Dalí and Me
Controversial French writer and art critic Catherine Millet examines the art and writings of celebrated surrealist Salvador Dalí.
1st edition, 2008
184 pages, 1 colour and 58 b/w illustrations
15 x 22 cm
Salvador Dalí’s (1904–89) surrealistic paintings are admired worldwide for their bizarre images and eccentric metaphors for the human condition. Far lesser known but equally intriguing are his writings, in which he describes the human body and sexuality with a bewildering mixture of crude realism and naïve simplicity.
Dalí and Me is an account by French art historian and controversial author Catherine Millet of her highly personal encounter with the artist’s celebrated paintings and self-reflective writings. One of the first studies of its kind, Dalí and Me examines a wide range of the notoriously idiosyncratic artist’s written works, including The Secret Life of Salvador Dalí, Le Mythe tragique de l’Angélus de Millet, and Journal d’un genie adolescent. Through her analysis, Millet explains Dalí’s influence on his friends and contemporaries and reveals the narcissism, anxiety, and visual genius of the most famous—and infamous—of the surrealists. Accompanying the text are numerous photographs of and paintings by Dalí that illustrate Millet’s ideas.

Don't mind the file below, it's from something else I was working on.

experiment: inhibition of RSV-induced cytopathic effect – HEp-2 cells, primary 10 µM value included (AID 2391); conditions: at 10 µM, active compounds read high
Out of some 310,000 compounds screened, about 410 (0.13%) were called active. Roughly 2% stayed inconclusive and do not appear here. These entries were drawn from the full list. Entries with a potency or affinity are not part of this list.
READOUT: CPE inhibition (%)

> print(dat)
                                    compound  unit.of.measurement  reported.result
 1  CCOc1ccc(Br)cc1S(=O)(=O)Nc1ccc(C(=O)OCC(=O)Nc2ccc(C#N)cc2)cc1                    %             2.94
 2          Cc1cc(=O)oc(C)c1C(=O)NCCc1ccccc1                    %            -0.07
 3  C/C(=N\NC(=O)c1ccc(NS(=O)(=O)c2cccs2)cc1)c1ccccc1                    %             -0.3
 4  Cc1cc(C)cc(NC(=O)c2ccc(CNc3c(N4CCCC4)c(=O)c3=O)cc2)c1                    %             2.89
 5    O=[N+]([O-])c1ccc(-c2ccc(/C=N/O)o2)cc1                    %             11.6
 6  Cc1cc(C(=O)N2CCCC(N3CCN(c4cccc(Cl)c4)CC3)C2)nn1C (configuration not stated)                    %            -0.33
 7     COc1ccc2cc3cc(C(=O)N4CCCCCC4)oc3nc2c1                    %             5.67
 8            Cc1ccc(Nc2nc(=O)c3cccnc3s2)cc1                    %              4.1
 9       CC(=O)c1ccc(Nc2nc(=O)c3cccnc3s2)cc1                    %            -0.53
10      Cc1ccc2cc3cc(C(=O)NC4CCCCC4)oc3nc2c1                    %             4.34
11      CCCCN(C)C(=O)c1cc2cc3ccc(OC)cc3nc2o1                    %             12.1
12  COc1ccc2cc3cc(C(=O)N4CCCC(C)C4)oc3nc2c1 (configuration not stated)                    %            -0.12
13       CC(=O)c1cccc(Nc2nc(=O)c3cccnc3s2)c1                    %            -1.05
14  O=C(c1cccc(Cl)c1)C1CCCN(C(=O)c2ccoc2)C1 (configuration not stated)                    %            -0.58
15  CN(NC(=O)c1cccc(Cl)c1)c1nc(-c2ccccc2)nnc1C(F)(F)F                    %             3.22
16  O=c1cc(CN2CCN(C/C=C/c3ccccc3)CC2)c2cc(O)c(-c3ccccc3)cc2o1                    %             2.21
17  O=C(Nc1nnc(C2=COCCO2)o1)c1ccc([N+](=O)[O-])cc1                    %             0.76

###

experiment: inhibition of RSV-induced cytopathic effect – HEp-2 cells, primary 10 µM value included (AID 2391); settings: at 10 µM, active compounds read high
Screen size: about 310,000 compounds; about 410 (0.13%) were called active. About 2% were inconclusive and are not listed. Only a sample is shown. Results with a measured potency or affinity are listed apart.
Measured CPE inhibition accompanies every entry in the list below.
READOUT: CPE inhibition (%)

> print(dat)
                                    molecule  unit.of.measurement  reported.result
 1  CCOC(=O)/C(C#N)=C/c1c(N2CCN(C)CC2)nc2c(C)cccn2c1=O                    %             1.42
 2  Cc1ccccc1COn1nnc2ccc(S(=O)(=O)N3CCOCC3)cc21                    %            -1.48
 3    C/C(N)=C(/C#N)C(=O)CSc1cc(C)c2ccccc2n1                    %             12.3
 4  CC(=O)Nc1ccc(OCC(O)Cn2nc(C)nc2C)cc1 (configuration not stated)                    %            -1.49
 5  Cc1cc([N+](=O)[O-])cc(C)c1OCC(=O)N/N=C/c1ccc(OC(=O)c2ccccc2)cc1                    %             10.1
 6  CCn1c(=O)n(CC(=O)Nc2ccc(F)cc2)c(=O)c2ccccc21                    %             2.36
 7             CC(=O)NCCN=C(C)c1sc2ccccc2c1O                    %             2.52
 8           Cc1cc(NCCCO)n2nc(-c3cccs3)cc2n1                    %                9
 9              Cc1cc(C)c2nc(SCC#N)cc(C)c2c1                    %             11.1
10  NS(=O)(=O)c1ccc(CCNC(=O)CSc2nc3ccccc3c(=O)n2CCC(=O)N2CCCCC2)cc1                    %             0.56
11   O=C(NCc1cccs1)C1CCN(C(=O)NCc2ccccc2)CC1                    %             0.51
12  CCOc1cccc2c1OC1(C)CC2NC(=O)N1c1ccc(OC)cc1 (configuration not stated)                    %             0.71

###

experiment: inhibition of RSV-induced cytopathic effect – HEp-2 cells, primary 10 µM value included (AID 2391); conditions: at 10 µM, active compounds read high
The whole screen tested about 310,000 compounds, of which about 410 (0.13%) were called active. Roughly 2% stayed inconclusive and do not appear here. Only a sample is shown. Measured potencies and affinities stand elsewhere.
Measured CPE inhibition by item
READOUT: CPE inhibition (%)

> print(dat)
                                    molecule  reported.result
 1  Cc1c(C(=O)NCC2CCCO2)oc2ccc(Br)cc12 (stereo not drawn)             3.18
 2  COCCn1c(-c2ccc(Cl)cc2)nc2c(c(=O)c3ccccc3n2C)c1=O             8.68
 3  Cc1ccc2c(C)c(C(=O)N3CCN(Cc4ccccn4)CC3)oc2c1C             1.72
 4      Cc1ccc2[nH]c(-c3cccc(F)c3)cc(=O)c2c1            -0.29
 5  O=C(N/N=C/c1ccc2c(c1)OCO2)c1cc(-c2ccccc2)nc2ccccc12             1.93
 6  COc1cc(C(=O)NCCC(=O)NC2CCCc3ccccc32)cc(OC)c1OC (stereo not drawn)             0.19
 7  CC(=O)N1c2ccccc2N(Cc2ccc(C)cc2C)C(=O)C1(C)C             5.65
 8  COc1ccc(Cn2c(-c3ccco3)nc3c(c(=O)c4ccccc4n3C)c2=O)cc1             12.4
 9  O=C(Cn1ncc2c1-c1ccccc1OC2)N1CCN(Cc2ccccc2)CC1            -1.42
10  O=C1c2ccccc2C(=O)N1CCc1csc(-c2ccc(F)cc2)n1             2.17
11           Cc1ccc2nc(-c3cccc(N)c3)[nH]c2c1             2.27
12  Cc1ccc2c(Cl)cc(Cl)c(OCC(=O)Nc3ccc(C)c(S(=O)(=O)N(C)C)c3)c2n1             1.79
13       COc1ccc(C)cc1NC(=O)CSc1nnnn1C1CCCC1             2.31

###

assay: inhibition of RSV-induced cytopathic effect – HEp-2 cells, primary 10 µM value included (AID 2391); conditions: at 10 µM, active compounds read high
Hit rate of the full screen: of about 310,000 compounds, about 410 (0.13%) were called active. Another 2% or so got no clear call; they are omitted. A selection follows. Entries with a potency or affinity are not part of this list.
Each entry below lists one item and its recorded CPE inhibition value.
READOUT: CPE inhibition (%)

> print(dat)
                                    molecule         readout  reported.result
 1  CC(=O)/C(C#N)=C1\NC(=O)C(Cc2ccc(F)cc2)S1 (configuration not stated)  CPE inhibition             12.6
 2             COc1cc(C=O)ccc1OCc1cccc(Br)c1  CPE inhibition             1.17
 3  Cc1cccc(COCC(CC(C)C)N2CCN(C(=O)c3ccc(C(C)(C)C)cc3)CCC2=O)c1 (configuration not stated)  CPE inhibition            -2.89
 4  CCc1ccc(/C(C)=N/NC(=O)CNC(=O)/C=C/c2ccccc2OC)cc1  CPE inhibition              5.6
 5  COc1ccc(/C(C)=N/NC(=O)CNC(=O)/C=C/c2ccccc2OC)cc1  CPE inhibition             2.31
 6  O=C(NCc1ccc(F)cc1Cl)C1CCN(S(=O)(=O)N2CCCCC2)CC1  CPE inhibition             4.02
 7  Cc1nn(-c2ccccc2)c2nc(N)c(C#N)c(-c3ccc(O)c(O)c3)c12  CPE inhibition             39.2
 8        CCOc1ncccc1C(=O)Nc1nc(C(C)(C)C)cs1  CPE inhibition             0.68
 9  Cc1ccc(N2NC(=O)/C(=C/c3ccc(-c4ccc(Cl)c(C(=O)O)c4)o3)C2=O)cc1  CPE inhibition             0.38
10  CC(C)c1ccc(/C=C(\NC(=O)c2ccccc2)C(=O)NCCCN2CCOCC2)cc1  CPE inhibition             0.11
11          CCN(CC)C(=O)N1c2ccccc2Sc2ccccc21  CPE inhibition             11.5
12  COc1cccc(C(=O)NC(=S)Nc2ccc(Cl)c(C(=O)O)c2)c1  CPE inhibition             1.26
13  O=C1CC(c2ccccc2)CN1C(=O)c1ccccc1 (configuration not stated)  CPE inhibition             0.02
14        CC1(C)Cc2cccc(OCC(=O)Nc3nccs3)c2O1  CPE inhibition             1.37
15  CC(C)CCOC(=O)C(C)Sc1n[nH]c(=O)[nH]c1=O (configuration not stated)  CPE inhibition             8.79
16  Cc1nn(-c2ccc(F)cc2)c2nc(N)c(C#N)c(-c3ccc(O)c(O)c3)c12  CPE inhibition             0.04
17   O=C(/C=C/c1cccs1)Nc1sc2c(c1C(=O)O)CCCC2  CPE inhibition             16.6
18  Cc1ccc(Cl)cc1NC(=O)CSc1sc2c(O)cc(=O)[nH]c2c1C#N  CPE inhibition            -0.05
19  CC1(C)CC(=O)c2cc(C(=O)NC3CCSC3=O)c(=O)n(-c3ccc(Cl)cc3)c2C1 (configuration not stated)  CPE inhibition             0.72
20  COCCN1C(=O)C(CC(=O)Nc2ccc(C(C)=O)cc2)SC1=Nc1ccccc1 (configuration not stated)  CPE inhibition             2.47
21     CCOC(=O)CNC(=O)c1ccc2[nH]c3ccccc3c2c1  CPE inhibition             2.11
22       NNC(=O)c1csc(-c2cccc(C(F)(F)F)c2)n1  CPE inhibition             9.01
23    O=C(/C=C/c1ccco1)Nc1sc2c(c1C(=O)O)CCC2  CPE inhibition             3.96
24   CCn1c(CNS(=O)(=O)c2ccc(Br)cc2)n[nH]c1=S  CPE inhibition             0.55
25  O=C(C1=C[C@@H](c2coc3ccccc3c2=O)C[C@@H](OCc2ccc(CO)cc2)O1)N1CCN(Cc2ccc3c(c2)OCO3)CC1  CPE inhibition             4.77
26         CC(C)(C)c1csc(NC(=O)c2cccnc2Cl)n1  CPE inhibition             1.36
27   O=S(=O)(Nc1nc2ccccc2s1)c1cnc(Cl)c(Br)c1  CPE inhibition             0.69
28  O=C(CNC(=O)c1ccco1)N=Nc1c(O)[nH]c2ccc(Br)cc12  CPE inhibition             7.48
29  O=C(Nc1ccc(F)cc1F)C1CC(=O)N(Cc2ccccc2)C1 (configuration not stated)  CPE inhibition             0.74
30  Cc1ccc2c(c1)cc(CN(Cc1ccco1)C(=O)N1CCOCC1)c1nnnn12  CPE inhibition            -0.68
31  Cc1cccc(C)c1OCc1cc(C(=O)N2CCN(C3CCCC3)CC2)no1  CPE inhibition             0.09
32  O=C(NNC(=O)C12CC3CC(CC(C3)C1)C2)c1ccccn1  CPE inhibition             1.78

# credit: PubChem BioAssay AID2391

Based on years of scrupulous research into Dalí’s life and art yet deeply enriched by Millet’s autobiographical journal, Dalí and Me ultimately constitutes an argument in book form that personal involvement can be the key to understanding one of the most compelling oeuvres in art history.
“Combining exegetical scholarship and autobiographical commentary, art historian (and infamous memoirist) Catherine Millet’s Dalí and Me examines the life and enduring influence of the consummate Surrealist." Bookforum